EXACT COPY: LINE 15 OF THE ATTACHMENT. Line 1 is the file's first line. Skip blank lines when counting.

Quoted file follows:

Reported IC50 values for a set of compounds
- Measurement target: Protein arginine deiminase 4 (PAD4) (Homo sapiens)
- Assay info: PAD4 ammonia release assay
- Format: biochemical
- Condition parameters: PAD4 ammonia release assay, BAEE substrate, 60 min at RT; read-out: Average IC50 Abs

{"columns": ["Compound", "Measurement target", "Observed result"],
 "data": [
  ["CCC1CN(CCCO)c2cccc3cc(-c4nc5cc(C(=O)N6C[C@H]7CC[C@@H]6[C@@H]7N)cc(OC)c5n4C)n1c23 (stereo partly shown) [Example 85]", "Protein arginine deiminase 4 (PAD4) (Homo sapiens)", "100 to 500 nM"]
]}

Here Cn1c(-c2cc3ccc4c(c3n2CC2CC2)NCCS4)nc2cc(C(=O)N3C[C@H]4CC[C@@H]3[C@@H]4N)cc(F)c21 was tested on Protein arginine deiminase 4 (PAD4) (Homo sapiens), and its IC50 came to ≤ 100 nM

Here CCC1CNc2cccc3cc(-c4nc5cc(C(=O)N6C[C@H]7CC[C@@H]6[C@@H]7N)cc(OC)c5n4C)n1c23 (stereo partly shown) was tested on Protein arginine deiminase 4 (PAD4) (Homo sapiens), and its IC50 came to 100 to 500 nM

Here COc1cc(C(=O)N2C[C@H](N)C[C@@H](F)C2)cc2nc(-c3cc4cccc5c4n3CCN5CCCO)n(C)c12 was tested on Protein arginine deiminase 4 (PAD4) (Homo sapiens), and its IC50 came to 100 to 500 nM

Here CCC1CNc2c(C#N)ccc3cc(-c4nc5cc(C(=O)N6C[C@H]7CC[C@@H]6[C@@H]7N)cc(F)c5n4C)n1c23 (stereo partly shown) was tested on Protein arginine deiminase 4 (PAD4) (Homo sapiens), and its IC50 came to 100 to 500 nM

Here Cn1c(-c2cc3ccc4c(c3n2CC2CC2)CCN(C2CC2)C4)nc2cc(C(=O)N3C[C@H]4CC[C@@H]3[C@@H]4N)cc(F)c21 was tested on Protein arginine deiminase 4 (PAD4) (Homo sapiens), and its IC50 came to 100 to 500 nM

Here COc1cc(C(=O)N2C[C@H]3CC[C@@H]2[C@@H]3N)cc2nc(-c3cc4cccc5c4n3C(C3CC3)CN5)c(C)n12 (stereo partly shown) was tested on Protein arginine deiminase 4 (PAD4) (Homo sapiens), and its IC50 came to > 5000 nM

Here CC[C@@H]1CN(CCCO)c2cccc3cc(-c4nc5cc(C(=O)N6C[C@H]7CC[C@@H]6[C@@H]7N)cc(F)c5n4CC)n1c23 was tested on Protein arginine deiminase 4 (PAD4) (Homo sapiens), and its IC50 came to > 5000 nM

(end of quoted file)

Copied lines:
Here COc1cc(C(=O)N2C[C@H]3CC[C@@H]2[C@@H]3N)cc2nc(-c3cc4cccc5c4n3C(C3CC3)CN5)c(C)n12 (stereo partly shown) was tested on Protein arginine deiminase 4 (PAD4) (Homo sapiens), and its IC50 came to > 5000 nM